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The present study examined the processes and effects of teachers' praise on their students' enjoyment of school and teachers' engagement in their work. The research was done with 4 teachers (2 men, 2 women) at 1 junior high school. The duration of baseline differed across teachers. The intervention at the end of the baseline period consisted of a lecture given to the teachers regarding the nature of praise and how to deliver praise to their students, plus training in self-recording. After that, the teachers recorded the praise that they gave to their students during 1 class period daily for 4 weeks. The teachers completed questionnaires once a week from the beginning of the baseline period to the end of the intervention. In addition, each teacher participated in a 30-minute semi-structured interview. Their students (N=267: 96 in 7th grade, 111 in 8th grade, and 60 in 9th grade) completed questionnaires at the beginning and end of the intervention period. The results suggested that the students' enjoyment of school increased in classes in which teachers' use of praise increased. Analysis of the data from the teachers suggested that their work engagement increased with an increase in their use of praise. Experiencing the effects of using praise was directly related to teachers' increased work engagement and to changes in the teachers' perception of their students. The teachers' praise for the students appeared to contribute to increased adjustment to school for both the students and the teachers. The discussion deals with the importance of interaction and correspondence between the teachers' praise and the students' experience of being praised.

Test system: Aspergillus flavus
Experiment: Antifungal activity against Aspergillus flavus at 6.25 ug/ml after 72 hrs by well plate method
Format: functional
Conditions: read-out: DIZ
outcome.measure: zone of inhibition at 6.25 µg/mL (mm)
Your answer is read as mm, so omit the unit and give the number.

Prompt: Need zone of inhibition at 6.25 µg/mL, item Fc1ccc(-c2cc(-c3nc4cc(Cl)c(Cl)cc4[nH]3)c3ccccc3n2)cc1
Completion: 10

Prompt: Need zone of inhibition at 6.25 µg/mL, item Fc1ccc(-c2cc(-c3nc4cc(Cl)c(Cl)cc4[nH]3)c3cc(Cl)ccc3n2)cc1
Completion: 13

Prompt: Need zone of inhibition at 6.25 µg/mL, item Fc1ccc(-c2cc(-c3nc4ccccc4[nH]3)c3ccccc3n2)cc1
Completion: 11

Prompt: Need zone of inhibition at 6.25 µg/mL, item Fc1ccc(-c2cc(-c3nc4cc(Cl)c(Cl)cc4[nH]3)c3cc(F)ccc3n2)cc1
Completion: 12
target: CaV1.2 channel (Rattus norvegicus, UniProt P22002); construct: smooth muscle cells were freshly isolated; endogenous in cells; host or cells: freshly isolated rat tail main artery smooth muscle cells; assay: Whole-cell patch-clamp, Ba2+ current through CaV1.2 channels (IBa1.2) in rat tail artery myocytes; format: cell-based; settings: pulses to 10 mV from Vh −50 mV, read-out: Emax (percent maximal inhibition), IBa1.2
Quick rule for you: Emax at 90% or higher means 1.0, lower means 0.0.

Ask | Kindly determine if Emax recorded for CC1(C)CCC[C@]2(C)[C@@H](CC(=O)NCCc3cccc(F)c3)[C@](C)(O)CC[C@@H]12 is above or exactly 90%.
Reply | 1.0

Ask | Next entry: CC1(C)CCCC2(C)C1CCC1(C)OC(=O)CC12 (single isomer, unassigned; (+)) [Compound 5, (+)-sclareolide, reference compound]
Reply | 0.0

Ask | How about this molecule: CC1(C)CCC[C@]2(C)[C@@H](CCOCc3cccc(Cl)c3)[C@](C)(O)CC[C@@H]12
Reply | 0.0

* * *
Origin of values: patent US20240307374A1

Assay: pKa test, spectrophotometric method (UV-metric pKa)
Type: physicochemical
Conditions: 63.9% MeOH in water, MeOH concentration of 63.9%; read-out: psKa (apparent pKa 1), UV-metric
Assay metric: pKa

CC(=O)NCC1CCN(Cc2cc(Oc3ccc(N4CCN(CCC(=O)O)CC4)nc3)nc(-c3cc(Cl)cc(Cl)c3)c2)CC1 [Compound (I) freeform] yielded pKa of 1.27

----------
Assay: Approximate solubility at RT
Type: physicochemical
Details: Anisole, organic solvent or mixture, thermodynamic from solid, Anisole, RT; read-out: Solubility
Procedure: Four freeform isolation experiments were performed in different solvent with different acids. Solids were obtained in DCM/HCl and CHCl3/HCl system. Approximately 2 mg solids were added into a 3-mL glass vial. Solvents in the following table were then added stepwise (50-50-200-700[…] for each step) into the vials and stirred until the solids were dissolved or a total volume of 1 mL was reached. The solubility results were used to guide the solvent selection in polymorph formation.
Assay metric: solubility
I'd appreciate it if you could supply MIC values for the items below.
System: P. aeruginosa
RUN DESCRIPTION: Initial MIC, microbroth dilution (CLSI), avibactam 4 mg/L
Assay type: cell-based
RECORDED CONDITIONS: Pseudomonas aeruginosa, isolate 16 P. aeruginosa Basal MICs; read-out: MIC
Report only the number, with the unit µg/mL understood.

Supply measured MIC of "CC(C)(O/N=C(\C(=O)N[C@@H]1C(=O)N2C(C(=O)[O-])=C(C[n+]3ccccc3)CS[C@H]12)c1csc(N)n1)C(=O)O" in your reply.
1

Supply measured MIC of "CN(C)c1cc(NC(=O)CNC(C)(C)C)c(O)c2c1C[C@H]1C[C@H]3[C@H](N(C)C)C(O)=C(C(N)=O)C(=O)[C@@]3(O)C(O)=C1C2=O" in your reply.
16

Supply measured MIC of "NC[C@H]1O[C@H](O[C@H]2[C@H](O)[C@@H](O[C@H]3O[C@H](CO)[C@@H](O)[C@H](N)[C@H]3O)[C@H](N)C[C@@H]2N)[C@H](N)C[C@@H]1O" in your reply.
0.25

This study examined components of teacher judgements that an intervention is either acceptable or unacceptable. A total of 180 preservice and student teachers were asked to evaluate the acceptability of six different interventions. The evaluations of acceptability were assessed using a 20–item rating scale. A factor analysis of the rating scale yielded one major dimension, a general acceptability factor, and four secondary dimensions of intervention acceptability: risk to the target child, amount of teacher time required, effects of the intervention on other children, and amount of teacher skill required. Results are discussed in terms of designing interventions that are both effective and usable by classroom teachers.